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Monday, September 23rd, 2019

Sid & Judy : the life of a tortured genius

 

In the Queerguru Office right now we are having (yet) another Judy Garland moment. And why shouldn’t we  for as gay filmmaker Stephen Kijak has stated it is in our DNA  and he’s a kind of expert on both.  As we eagerly await to see Miss Zellweger’s star turn in the new biopic JUDY that is just about to hit movie theatres with some very good advance notices, we previewed SID & JUDY a documentary on her life with third husband and one-time-manger Sid Luft.

Regardless of how Oscar worthy Miss Zellweger’s performance there is still nothing like seeing the real thing, and that’s exactly what Kijak’s excellent new film does.  Just when you thought you knew all there was to know about the legend of Garland, Kijak proves you wrong.  He shows this tough part of her life (not that there ever was an easy part!) with a whole treasure trove of archival footage of concerts performances, plus never-heard-before voice recordings and a wealth of personal photographs 

Luft really enters the story in 1949 when MGM fired Garland after she was physically & mentally unable to make the movie ‘Annie Get Your Gun’.  Her then husband the (gay) filmmaker Vincente Minnelli completely failed to back Garland up in her fight with Louis B Mayer,  but by then she had already met Luft and that just drove her more into his arms.  After a stint in Recovery , Luft decided if judy couldn’t get work again in Hollywood he would launch a concert career for her instead.

In most accounts of their relationship together Luft comes off a one of the good guys, whether that was true or not, although just as Judy was about to start her crucial for engagement ot the Palace she found herself pregnant and Luft her alone to arrange the abortion. 

The couple were together for a roller-coaster decade where Garland’s violent mood swings affected not just her career but also the precarious state of their relationship.  She was by then far too addicted to some many type of uppers and downers that she couldn’t function at all unless she had some sort of fix.  When Garland was working she could access any drugs she wanted through her dressers other actors etc but at home Luft tried, albeit unsuccessfully, to make the place a drug free zone.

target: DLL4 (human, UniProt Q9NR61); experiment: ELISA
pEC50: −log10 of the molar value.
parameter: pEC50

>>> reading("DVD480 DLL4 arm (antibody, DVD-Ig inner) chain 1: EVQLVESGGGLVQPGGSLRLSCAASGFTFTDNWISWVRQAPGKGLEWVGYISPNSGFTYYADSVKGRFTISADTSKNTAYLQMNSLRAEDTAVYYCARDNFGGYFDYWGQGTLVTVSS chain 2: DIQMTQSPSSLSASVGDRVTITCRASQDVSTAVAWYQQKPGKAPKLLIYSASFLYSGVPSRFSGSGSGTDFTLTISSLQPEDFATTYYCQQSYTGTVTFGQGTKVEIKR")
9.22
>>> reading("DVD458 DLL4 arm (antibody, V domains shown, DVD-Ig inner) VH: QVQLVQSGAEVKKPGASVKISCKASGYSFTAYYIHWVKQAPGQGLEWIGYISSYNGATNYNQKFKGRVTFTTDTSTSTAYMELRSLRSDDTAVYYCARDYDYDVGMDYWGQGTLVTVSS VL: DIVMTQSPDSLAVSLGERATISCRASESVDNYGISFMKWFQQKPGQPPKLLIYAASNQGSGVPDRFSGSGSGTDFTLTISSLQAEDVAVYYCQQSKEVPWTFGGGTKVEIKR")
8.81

He seemed genuinely fond of her and was not only her confident and manager it was he that produced the film that Garland had been desperate to make for years, and which would become her second biggest success A Star is Born.

Garland may have been a user when it comes to drugs, but Kijak makes the point  that all the men in her life used her as a performer for their own gain and rarely thought of her as a person : an actual human being.  Right from the start with MGM giving the 13 year old girl amphetamines to keep her weight down, to the CBS executives who gave her a TV Series which when it didn’t make them the money they expected, they discarded her ‘

Despite all this. the footage of Garland electrifying singing constantly reminds you of her remarkable talent and why we loved her so very much.  The clip of her singing a duet with Streisand is worth the price of the movie ticket alone.

The fact that Garland died in London just weeks after the Stonewall Riots (making this 5oth Anniversary of her death too) is yet one more reason why she is, and probably always will  be ,the supreme Gay Icon.  Like so many of us growing up Garland had no role model at all, and suffered from the extreme measures of being forced to make her conform to other people’s expectations.  As she became the emotional queen of tragedy and gay men flocked to her in great numbers.  Even without Kijak pointing this out, it was so evident of the pictures of the crowds pressing themselves against the stages where she performed were all very obviously gay men.

There is of course the fact that Garland and her mother and her daughter all married gay men.  Sometimes more than once.

Kijak treats both Garland and Luft with respect in this almost affectionate profile.  It adds to the picture of the very complex and ultimately sad story of a tortured genius who tragically died far too young.  Kudos to him also for the inspired choice of Jennifer Jason Leigh and Jon Hamm for reading the words of Garland and Luft.

Regardless of JUDY the movie, don’t miss this film at all. Tt continues to play the Film Festival circuit and then is broadcast of SHOWTIME TV Channel on 10/18

 


Posted by queerguru  at  12:50

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